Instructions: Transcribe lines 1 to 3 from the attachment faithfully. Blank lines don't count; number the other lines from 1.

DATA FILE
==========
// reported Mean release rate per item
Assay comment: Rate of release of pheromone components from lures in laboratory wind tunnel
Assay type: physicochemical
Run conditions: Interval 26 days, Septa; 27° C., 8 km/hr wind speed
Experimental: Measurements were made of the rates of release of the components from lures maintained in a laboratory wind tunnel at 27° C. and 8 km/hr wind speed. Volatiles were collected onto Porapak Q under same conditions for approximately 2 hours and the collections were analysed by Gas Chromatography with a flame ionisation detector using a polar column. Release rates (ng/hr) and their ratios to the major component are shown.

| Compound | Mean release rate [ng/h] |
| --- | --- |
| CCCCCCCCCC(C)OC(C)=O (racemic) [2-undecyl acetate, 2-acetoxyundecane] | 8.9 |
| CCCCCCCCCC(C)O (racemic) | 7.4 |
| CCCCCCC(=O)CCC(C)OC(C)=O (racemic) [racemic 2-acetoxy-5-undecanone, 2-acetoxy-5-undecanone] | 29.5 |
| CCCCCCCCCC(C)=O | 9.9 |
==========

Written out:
// reported Mean release rate per item
Assay comment: Rate of release of pheromone components from lures in laboratory wind tunnel
Assay type: physicochemical